Her father emerges as a magnetic force to whom the book is perhaps silently addressed. We meet him as an old and failing man in the present, and as a dynamic younger man in the past, forced gradually to accept that Stalin was a monster. (Uncle Joe’s photo is replaced by that of Sibelius.) Perhaps not unexpectedly Fletcher sought to become a musician – or rather, an opera singer. In The House at Karamu, she fails as an opera singer but emerges as a self-transformed young woman, shedding a hopeless marriage, winnowing her consciousness so that she becomes more herself: perhaps the transformed “revolutionary” her father might have wanted her to be.
This is a lovely, fresh, bounteous book, which sprints from page to page. It is also a potent antidote to amnesia about Pakeha cultural identity in terms of gender but also class. It is also more than these somewhat rigid signifiers imply. It is simply a good book, well written: a history of a generation, a time, a place.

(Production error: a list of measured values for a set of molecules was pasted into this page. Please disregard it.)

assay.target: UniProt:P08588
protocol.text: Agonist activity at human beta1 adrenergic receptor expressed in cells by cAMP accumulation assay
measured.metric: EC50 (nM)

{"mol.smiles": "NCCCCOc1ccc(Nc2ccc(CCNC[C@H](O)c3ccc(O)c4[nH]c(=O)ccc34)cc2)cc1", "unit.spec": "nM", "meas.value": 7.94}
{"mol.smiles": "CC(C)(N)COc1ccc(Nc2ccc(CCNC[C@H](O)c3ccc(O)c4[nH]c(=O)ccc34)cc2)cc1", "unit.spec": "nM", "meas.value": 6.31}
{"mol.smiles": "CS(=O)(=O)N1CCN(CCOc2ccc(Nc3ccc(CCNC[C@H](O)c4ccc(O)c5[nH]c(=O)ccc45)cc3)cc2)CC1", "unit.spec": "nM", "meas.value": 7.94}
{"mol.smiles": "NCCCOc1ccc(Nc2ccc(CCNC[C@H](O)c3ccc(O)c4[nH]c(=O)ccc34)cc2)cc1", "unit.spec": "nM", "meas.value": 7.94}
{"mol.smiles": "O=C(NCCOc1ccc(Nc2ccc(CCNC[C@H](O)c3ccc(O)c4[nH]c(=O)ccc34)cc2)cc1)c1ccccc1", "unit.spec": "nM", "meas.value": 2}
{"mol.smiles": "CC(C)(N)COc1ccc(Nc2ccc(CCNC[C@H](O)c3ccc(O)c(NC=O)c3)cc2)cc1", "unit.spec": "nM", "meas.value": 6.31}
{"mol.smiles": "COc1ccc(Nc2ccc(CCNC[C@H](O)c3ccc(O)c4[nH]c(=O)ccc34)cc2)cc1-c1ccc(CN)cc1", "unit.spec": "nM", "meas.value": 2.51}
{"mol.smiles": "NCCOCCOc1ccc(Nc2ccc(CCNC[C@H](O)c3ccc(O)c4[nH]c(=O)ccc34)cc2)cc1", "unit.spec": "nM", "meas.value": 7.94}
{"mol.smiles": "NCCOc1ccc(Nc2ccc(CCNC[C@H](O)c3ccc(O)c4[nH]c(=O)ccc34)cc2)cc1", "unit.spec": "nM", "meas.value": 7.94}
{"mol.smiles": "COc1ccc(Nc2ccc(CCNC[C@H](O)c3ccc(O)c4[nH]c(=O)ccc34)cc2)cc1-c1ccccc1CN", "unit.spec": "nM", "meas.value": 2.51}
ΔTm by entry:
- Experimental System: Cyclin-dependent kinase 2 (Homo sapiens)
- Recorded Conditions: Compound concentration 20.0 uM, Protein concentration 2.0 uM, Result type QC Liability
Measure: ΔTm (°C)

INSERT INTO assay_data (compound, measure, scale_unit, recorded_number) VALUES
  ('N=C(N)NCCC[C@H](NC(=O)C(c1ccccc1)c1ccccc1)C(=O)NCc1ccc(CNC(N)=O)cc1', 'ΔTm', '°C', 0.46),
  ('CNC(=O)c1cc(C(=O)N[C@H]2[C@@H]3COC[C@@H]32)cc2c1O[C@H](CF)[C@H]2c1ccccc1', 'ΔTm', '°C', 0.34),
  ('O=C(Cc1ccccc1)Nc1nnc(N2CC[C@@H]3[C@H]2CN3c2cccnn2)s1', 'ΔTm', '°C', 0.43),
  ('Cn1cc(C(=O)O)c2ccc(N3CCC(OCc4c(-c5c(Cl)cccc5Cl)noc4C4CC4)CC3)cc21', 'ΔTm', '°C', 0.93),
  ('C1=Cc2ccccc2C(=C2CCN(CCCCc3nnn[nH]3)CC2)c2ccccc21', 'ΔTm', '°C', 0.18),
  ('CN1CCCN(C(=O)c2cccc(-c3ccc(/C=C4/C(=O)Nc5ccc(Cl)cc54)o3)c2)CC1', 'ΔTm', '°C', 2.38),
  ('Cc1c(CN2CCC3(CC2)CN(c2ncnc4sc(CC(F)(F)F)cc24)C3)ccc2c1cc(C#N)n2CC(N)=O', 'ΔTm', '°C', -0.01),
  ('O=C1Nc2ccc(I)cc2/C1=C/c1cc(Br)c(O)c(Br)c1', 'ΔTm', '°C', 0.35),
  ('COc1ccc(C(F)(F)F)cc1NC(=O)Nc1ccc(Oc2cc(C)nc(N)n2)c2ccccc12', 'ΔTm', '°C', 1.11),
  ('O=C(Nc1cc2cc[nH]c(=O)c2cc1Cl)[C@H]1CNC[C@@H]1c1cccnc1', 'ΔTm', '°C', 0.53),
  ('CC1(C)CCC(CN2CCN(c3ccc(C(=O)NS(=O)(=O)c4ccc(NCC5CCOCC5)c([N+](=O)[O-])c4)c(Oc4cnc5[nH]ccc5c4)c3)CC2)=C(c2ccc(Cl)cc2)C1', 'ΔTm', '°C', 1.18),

I began Travelling with Augusta 1835 and 1999 with a sense of trepidation. A naughty internal voice groaned: Oh God, not another VUPpie book, with characteristic double narrative, erudite and self-conscious. But I must confess that, as I read on, my apprehensions about the Charm School approach lessened and gradually dissolved. Completely. Travelling with Augusta 1835 and 1999 has the unlikeliest of narrative pulls. One is an early 19th century diary kept by the author’s ancestor, Augusta Horrocks, at the age of 20. The author, Ingrid Horrocks at the age of 23, attempts to follow in Augusta’s footsteps round the Adriatic, keeping her own diary in tandem. In lesser hands this would have been a disaster.